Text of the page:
Tuesday, January 5, 2010

Top Ten Bad Arguments Against Torture

In the aftermath of the attempted Christmas bombing, some have suggested that the perpetrator should be subject to waterboarding or other "enhanced" interrogation techniques. This provoked responses from anti-torture absolutists, many of whom trotted out the usual bad arguments against torture. There are some good arguments against it, but bad ones are far more common. Here are ten of the worst, in no particular order.

1. Mention of the television show "24." Try to find an anti-torture argument on the internet that doesn't mention this show. This is a non-argument to anyone who hasn't watched 24. And for those who have, it rests on the illogical premise that something which happens in fiction can't possibly occur in real life.

2. Mischaracterizing people as pro-torture, when they are not. Many people, probably a majority, who advocate waterboarding and other enhanced interrogation techniques, do not believe that such methods constitute torture. Torture is obviously difficult to define, and subject to opinion. Pretending that one's assumptions equal fact, and ignoring that others have different underlying assumptions, is typical of many bad arguments. [Note: I do consider waterboarding to be a mild form of torture. But I recognize that opinions differ and that my personal opinion on this issue is not a fact.] 

3. Pretending that utility arguments have to be unrestricted in scope. This is the common, if you are willing to torture terrorists, why aren't you willing to torture their children, line of argument. It's an apples & oranges situation that ignores the fact that utility arguments can be restricted to defined categories.  Making a utility argument with regard to the treatment of terrorists does not imply that you must extend that utility argument to a different category of person. Categories matter.

4. The seeming inability to distinguish a moral difference between actions taken against the guilty, and the same actions taken against an innocent. This usually goes along with bad argument #3. 

5. The assumption that torture is itself inherently immoral. It is quite possible to believe and argue that torture is inherently neutral, and the morality of its use depends on the circumstances. Many of the same people who normally have no problem with moral relativism in other cases, assume that a strict moral absolutist position on torture is the only rational position. It isn't.

6. Torture is a recruiting tool for our enemies. You know what else is a recruiting tool for our enemies? Our existence. Without some sort of reasonable quantification, this argument is completely meaningless. In addition, it ignores the fact that many terrorist recruits believe all sorts of fantastic nonsense about the U.S. and the world at large. Their beliefs and anti-Americanism have little to do with carefully analyzing our actions and making a decision as to whether or not they want to become a terrorist.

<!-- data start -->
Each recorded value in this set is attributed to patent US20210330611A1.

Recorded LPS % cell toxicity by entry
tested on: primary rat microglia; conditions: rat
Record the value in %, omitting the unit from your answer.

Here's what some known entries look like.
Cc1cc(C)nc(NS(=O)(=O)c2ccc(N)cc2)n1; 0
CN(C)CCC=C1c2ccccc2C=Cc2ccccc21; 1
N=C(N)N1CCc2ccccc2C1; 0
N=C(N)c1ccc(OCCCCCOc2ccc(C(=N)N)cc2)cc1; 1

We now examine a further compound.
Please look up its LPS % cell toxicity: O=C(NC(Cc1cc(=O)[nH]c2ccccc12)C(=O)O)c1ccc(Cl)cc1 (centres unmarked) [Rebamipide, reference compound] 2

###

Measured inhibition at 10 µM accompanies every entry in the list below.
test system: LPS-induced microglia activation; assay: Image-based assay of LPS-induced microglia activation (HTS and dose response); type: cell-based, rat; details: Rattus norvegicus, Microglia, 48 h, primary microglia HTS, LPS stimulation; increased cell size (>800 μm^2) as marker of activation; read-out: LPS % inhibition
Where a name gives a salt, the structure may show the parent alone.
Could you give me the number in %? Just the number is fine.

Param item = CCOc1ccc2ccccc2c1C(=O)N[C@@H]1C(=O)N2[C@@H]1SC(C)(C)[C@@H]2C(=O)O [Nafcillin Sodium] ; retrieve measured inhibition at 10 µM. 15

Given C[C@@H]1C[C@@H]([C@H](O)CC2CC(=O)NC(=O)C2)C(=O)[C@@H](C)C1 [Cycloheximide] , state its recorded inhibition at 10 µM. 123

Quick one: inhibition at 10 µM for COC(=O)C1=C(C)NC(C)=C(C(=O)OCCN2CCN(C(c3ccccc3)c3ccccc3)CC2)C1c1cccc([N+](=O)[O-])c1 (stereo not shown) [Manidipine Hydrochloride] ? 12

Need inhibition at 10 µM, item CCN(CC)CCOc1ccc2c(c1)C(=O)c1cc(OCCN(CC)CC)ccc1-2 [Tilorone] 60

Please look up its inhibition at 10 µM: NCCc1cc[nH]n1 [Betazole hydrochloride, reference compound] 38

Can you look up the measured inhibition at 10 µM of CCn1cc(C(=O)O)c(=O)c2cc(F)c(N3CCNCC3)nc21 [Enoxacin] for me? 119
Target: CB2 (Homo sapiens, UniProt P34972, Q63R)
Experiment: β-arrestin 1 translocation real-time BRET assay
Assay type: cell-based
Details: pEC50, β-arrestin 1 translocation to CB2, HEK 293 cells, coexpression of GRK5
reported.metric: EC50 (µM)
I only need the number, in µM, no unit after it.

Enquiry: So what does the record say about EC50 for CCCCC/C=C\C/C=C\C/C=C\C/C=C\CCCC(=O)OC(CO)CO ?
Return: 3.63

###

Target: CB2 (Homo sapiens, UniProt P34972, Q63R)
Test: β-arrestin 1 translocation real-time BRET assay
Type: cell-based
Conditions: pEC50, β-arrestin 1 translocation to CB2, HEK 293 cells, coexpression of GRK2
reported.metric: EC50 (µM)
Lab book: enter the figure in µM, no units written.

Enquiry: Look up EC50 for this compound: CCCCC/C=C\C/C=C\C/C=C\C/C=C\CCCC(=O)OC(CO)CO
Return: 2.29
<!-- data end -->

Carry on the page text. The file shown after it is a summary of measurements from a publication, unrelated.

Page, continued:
7. Torture undermines the "rule of law." The use of this phrase is almost always a red-flag that a bad argument is in progress, since the term has become virtually meaningless. If the law is interpreted to allow torture under certain circumstances, then torture is itself under the rule of law. 

8. An inability to recognize the difference between U.S. citizens and non-citizens, or that there is major disagreement over the concept of rights. This is similar to bad arguments #2 & 5, substituting personal assumptions for fact. Many people, probably a majority in the U.S., do not believe that non-citizens, particularly hostile alien terrorists, have, or should have equivalent rights to U.S. citizens. If someone is arguing that non-citizens might be subjected to torture because they lack rights, arguing that torture violates their rights, based on your own expansive definition of rights, is not too convincing.

9. Torture is un-American. This is not only a meaningless argument, but also demonstrates historical ignorance. Given the loose definition of torture preferred by many anti-torture types, it also reflects ignorance of how some civilian criminals are treated in our own prison system.

10. Torture doesn't work. Anyone with five minutes and access to Google can find concrete examples of torture working to extract accurate information. Throughout history, countless thousands have been tortured in order to force them to reveal the hiding place of their valuables. This was a common pastime for marauding armies in hostile territory. The people who were robbed in this way would be amazed to learn that there are actually people stupid enough to believe that torture can't work to obtain accurate information. Obviously torture can and does sometime work, depending on the information in question, the torturer, and the victim. Pretending that torture doesn't work is not only a completely illogical dismissal of everything we know about human nature and motivations, it is also an outright denial of reality.

Coming tomorrow -- the Top 10 Good Arguments Against Torture.


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